1.3.2 In the perspective of the national governments
While in the perspective of the MNCs, they have only one final target which is to maximize profit generation though strategy such as CSR practices could be used to satisfy the needs of the powerful stakeholders, in the perspective of the national governments, they have contradictive targets: on one hand, they want to attract global business and investments and in this process competition among countries in particular developing countries could happen, but on the other hand, they want to regulate the corporate governance practices and make they contribute to the economic and social development in the long term for the nation through the enactment such as the said code of corporate governance and other laws and regulations. Again, the dilemma comes which has been mentioned in the last question: if the rules made are quite restrictive and will incur high compliance cost, such rules could discourage the foreign investors, and if there is a lack of initiative investments, the economy development would be in a slow pace because it takes time for the capital to be accumulated. As I had concluded above, I believe that some wrong doings are intrinsic, or resides in the kind of action that it is, rather than the consequences it brings about. In particular, when it comes to the case of setting the rules and laws for business and for people to follow, such regulations should be sacred and their honor would be discounted if they are negotiable. As a matter of fact, this view is shared by many nations as the majority of them enact very comprehensive and strict rules and laws. But the fact is that many of these rules are not well enforced resulting in the common violation by the companies. Therefore, enforcement is one of the central issues in the perspective of the national governments to handle the globalization of the corporate governance issues.
1.3.3 In the perspective of job seekers
With the global trend of aging populations which is more eminent in the western world, the strive for the competent and experienced talents are becoming more than more fierce, and therefore we can expect that the talented job seekers are no longer focusing only the monetary rewards and also they care about the ethical behaviors of the companies. As a result, it is understandable that companies with good corporate governance will be more preferable. In additions, as mentioned above, good corporate governance (GCG) in a corporate set up leads to maximize the value of the shareholders legally, ethically and on a sustainable basis, while ensuring equity and transparency to every stakeholder – the company’s customers, employees, investors, vendor-partners, the government of the land and the community (Murthy, 2006), and as an important stakeholder of the companies, employees would be taken good care of and therefore, job seekers would prefer employers who have reputation for good corporate governance.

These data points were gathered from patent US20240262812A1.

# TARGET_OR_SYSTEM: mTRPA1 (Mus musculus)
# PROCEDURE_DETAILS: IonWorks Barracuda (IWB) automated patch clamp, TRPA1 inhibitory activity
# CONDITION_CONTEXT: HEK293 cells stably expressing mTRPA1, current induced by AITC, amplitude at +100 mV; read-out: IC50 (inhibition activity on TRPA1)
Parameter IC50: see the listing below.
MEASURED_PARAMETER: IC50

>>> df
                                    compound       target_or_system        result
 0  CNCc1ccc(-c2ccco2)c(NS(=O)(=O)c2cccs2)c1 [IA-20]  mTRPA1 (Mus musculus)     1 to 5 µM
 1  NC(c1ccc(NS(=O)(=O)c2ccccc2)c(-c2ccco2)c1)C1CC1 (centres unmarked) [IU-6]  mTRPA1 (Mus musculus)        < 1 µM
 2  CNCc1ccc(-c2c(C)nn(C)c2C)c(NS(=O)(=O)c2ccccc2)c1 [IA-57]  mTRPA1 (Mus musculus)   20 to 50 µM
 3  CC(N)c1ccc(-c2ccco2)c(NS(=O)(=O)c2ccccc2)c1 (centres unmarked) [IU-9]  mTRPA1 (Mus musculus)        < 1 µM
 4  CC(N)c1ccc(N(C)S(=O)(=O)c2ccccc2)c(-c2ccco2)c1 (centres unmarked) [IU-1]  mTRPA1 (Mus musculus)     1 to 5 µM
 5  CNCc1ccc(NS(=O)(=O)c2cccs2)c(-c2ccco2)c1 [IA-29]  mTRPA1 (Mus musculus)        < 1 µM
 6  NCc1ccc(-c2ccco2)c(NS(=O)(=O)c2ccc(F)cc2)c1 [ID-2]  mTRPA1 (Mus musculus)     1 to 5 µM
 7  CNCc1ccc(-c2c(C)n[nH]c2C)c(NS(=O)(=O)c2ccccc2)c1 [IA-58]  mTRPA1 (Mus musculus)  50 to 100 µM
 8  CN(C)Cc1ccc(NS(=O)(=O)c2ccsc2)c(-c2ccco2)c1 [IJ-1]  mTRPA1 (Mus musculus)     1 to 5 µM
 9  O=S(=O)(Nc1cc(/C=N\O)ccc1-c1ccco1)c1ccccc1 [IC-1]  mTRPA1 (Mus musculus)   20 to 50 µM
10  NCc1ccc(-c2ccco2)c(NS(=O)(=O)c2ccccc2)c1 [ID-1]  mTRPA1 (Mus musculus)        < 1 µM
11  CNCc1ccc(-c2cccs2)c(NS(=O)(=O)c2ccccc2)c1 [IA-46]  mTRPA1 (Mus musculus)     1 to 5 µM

1.3.4 In the perspective of investors
In the perspective of the investors, good corporate governance is critical to them for them to make investment decisions. First of all, good corporate governance usually could be seen from reliable and honest financial reports which are the major source of information for the investors, in particular the foreign investors. As we can see from many of the financial and accounting scandals, fabricated and creative accounting are usually used to cover up the losses, and for companies with good corporate governance, they would not do so and thus eliminate the investment risks; secondly, the adoption of global corporate governance will help standardize the business practices such as financial reporting and facilitate the comparison of different investment portfolios.